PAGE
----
Alternatives 2011 to Feature Youth Plenary Panel
Webinar on Employment-Related Peer Mentoring to Be Held on April 12
Boston University Disability Research Products Available
SAMHSA Now Accepting Nominations for 2011 Voice Awards
Coalition for Homeless Veterans Conference to be Held in June
Filmmaker Daniel Mackler’s Short Documentaries on Recovering from Mental Illnesses Are Available
International Panel Promotes Health Care Partnerships
Antipsychotic Medications May Contribute to Reduction in Brain Volume
Majority of Americans Do Not Know of Improvements in Mental Health Coverage
Two-thirds of States Cut Mental Health Funding; Public and Private Spending on Behavioral Health Care Declines
Suicide Rate of Women Soldiers Triples When They Are Sent to War
FDA Updates Warnings about Taking Antipsychotic Drugs during Pregnancy
Do You Operate, or Know of, a Warm Line?
Consumer-Driven Services Directory
The Alternatives 2011 Advisory Committee is planning a “Voices of Youth” plenary panel at the national conference, to be held at the Caribe Royale in Orlando, Fla., Oct. 26-30, 2011. “As many of the leaders of the consumer/survivor movement get older, it is especially important to foster the growing cadre of young activists, who can keep the momentum going in the ongoing struggle for social justice,” said Joseph Rogers, executive director of the National Mental Health Consumers’ Self-Help Clearinghouse. The Clearinghouse is organizing and hosting this year’s Alternatives conference, whose theme is “Coming Home: Creating Our Own Communities of Wellness and Recovery.” More information, including details about SAMHSA scholarships and the Call for Papers, will be provided as it becomes available on the new Alternatives 2011 Web site: http://www.alternatives2011.org. Questions? Please e-mail the Clearinghouse at firstname.lastname@example.org. Also see http://www.mhselfhelp.org/resources/view.php?resource_id=697 for suggestions about alternative ways to obtain funding to attend the conference, since scholarships are limited.
A webinar on using peer mentors to provide employment-related supports to consumers will be held on April 12, 2011, from 3 p.m. to 4:30 p.m. ET. The presentation – organized by PeerLink Technical Assistance Center, a consumer-run national technical assistance center funded by the Substance Abuse and Mental Health Services Administration – will be based on the Employment Peer Mentor project, which was piloted by a small group of consumer-run organizations in Oregon and is now being expanded. For the web-based part of the conference, log onto www.readytalk.com and enter the passcode 8200138. To hear the audio, call 1-866-305-2467 and enter 518298. To view the flyer, go to WEBINAR 4.12.11 FLYER.pdf
Boston University’s Disability Research Right to Know (DRRK) website (http://drrk.bu.edu) is a resource for consumers, researchers, providers, policy makers and others. Through research syntheses, information products and community forums, DRRK fosters the everyday use of disability research. There is information on Understanding Mental Health Research, Peer Services, Supported Education and Supported Housing. Please visit the website and offer feedback on whether the information is useful to you. (If you click on “Information Products,” you will see the following message: “Information Products are currently restricted to members that have existing association with partner organizations. To access or request access simply click the appropriate partner.” To gain access, click on the National Mental Health Consumers’ Self-Help Clearinghouse link.)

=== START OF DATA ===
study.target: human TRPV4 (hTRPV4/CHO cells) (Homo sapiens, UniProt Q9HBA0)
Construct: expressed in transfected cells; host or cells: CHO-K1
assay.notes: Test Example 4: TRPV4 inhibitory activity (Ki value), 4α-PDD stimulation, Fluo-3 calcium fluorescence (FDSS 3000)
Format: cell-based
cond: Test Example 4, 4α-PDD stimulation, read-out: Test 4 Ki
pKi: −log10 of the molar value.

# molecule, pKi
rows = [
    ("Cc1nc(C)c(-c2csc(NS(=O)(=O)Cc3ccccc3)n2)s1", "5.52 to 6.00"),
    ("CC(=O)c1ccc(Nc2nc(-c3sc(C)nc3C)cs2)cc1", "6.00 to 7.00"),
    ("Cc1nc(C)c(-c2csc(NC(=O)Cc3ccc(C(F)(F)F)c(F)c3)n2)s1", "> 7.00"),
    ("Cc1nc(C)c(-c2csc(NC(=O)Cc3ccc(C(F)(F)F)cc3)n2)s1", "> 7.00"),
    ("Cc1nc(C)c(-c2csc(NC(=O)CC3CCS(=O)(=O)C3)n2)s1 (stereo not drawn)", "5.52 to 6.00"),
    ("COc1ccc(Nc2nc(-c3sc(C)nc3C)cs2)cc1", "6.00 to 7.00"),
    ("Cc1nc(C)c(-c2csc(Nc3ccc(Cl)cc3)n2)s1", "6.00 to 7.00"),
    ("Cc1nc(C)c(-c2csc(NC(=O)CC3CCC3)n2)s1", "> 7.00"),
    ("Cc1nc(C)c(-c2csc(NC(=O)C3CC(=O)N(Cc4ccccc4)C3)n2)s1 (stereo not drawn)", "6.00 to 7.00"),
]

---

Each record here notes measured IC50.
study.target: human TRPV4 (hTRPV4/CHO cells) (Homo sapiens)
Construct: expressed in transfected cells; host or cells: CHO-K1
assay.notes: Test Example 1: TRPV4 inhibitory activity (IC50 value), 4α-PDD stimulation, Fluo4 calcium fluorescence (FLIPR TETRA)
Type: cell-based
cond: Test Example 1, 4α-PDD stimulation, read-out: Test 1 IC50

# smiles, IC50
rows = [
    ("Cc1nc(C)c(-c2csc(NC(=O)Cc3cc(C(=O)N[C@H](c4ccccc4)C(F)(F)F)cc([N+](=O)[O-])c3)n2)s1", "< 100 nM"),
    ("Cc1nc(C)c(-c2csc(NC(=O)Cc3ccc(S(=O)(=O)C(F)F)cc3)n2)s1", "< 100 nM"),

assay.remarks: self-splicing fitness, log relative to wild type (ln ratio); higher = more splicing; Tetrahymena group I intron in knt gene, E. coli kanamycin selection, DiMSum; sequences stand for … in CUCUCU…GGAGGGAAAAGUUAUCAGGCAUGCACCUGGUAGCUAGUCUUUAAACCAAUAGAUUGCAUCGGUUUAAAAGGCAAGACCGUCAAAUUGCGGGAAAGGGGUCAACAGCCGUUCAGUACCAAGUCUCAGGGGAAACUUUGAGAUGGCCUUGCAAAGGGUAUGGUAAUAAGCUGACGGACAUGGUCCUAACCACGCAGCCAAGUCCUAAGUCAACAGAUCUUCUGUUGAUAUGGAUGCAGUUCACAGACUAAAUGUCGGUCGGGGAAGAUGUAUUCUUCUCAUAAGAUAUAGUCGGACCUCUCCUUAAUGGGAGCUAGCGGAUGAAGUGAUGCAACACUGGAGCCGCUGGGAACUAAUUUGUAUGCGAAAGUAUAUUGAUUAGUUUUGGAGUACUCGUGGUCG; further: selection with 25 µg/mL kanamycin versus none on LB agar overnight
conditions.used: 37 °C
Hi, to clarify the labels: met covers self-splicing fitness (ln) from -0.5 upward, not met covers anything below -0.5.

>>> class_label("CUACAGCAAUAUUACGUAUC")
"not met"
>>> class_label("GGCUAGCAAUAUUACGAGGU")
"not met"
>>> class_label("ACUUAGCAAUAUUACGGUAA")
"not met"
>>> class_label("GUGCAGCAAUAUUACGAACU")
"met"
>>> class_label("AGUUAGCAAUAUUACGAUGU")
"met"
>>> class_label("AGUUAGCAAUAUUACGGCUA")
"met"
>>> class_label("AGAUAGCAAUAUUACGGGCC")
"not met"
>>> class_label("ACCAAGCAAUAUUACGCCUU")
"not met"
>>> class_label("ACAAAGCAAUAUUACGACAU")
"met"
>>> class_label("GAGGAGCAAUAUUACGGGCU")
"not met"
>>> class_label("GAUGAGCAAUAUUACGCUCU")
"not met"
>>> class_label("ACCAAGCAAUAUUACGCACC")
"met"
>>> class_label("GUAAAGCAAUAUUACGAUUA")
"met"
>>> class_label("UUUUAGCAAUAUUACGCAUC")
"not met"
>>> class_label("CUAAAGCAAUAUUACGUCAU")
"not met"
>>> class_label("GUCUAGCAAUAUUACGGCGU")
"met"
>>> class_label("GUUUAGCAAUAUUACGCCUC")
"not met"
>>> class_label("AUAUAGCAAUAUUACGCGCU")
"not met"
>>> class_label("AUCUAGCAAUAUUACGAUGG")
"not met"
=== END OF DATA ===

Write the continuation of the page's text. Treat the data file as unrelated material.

The Substance Abuse and Mental Health Services Administration (SAMHSA) is accepting nominations for its 2011 Voice Awards. Voice Awards honor peer or consumer leaders who distinguish themselves in educating the public about behavioral health issues. This year, SAMHSA is especially considering peer leaders who have advocated for trauma survivors and for trauma-informed care. Nominees are sought who have promoted the social inclusion of individuals with histories of trauma, have personally demonstrated the possibility of recovery, and have made a positive impact in their school, workplace or community. Voice Award nominations are also being accepted for an eligible TV or film production that was released after April 15, 2010. All nominations are due by April 22, 2011. The awards ceremony will take place on August 24, 2011, at Paramount Studios in Hollywood, Calif. To nominate an eligible consumer/peer leader or an eligible TV or film production, go to the Voice Awards website at www.voiceawards.samhsa.gov.
The 2011 National Coalition for Homeless Veterans (NCHV) Annual Conference and Membership Meeting will be held June 6-8, 2011, at the Grand Hyatt Washington in Washington, D.C. The 2011 conference will mark the second year of the Obama administration’s Five-Year Plan to End Homelessness among Veterans. The conference will offer updates from federal agencies, training on topics across the spectrum of homeless veteran services and issues, and networking with service providers from across the country. Conference fees are the same as last year: three-day registration fees for the 2011 NCHV Annual Conference are $395 for members and $475 for non-members. Visit http://www.nchv.org/annualconference.cfm for details.
Courtesy of Mental Health America
Trailers for Daniel Mackler’s three films on alternative methods for recovering from psychosis can be viewed for free at the website Beyond Meds http://bipolarblast.wordpress.com/2011/03/21/finnishopendialogue/. Click on the green hypertext word “here” in the first paragraph to preview the films, “Take These Broken Wings,” “Open Dialogue,” and “Healing Homes.” Also at this web address, Mackler comments on making the film “Open Dialogue” about the alternative treatment offered to individuals with psychosis in western Lapland, often without medications. The films can also be purchased from this website.